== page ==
By Elana Schor - 12/08/05 12:00 AM EST
All eyes in Congress and the corporate world will be on Hong Kong next week as U.S. negotiators attempt to jump-start flagging world trade talks and produce a free-trade agreement that will not set off a political firestorm during the 2006 midterms.
While the World Trade Organization’s Doha round of talks was anticipated as a leap forward for globalization, progress ground to a halt when the European Union chafed at steep agricultural-subsidy cuts pitched by U.S. Trade Representative — and former member of House leadership — Rob Portman (R-Ohio).
Now Portman faces pressure from business lobbyists to make significant progress in Hong Kong and prevent an agricultural tug of war with the Europeans from dooming deals in the manufacturing and services sectors.
“There is not going to be a [manufacturing] or services deal without an agricultural deal,” said William Reinsch, president of the National Foreign Trade Council (NFTC). “What we want Portman to do is keep our offer on the table, not fall back, and continue to press the EU to step up.”
The NFTC is a leading player in the American Business Coalition for Doha, also known as ABC Doha, a group of more than 100 corporations and trade associations formed in October to spur the Doha talks forward. ABC Doha members are highly conscious of the shrinking window for congressional passage of a new free-trade agreement, as the “fast track” rules that expedite passage will expire in July 2007.
Business lobbyists fear a crippling stalemate if expectations are not kept high among Portman, the Europeans and the “Group of 20” advanced developing countries that includes rising rivals China and India.
“Such an outcome would fall far short of the U.S. business community’s goals,” ABC Doha members wrote in a letter to Congress earlier this week. “We believe it vitally important to conclude the round by the end of 2006.”
The partisan fireworks set off this summer over the Central America Free Trade Agreement (CAFTA) could repeat themselves in November 2006, when the Doha round is scheduled to wrap up just as Congress gets to work on a new farm bill. But nonagricultural lobbyists disputed the potential for some lawmakers’ blossoming protectionism to endanger the next blockbuster free-trade agreement.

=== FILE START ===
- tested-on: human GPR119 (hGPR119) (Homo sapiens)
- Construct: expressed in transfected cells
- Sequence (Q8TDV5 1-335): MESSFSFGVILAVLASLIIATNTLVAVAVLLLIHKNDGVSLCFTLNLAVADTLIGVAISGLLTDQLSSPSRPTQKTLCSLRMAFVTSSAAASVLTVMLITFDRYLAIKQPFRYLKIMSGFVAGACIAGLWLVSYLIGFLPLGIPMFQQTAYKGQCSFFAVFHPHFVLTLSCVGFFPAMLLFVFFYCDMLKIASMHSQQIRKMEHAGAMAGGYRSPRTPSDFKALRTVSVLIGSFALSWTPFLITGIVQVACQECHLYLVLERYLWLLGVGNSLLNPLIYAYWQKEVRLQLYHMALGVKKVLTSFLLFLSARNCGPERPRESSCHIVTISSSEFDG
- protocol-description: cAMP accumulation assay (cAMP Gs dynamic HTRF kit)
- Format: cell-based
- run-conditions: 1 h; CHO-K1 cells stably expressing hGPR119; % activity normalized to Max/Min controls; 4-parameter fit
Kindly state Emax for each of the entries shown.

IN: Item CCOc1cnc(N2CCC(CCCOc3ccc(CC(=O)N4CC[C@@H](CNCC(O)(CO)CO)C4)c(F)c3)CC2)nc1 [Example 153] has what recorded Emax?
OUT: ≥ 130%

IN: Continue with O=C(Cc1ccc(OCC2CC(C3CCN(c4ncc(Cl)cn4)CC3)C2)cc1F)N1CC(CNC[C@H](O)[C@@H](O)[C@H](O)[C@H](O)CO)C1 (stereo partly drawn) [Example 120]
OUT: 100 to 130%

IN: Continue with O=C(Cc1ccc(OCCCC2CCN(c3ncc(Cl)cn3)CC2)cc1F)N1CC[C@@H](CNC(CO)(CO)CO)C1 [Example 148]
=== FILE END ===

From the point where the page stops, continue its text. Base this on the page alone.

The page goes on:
“There is a lot of support for a good WTO deal in Congress. The concerns over free-trade agreements were misplaced,” said Frank Vargo, top trade lobbyist at the National Association of Manufacturers (NAM). “But I do think that for Congress to go along with a deal it has to be one that goes along with their economic interests.”
Vargo pinpointed three conditions necessary for swift congressional approval of the Doha agreement: reduction in real tariffs imposed on U.S. manufactured goods, liberalization in the services sector and, most vital to the agricultural groups that inveighed against CAFTA, reduction in foreign trade barriers to U.S. agriculture exports.
Portman’s subsidy-reduction plan included removal of tariffs on sugar products. Though the sugar lobby was one of CAFTA’s most vocal foes, raising the specter of another hard-fought trade spat on Capitol Hill, ABC Doha spokesman Eric Thomas said the coalition would support and work with Portman on the thorny issue.
“There are a lot of issues with agriculture, sugar included, that need to be resolved,” Thomas said. “The U.S. economy has so much to gain that we will support Portman to get done whatever he needs to with those subsidies.”
Thomas also dismissed the chances for free-trade agreements to materialize as an issue for the midterm elections, saying the expiration of fast-track rules was of greater concern.
“I don’t think the negotiation of this agreement is going to affect congressional elections next year, necessarily, because it’s going to take all year for the WTO to get through what they need to do,” Thomas said.
But some in the agricultural industry are resigned to another free-trade fight once the Doha round is finally complete, regardless of the date.
“Having them vote on it right before the first Tuesday of November in ’06 is probably not a good plan,” said M. Ann Tutwiler, head of the International Food & Agricultural Trade Policy Council.
“It may be better to wait to submit it to Congress until 2007, when [lawmakers] are not feeling so much pressure. Whenever it’s done, it is going to be a political issue because with trade it’s just the nature of the beast,” Tutwiler added.
The best-case scenario, lobbyists agreed, is if the Europeans agree to match Portman’s proposed subsidy cuts.
“If that doesn’t happen, developing countries will say, ‘We won’t get access to U.S. and EU markets,’ and the whole round will collapse,” Vargo said.
A study released last week by the German Marshall Fund suggested that thinking big would pay off. The Fund found that trade liberalization of 60-plus percent, such as that suggested by Portman, would result in a global economic boost of $103.7 billion annually over the next 15 years, transferring agricultural production from wealthy to developing nations.
A less ambitious projection of only 26 percent trade liberalization, the study found, would produce $41.5 billion in annual worldwide gains.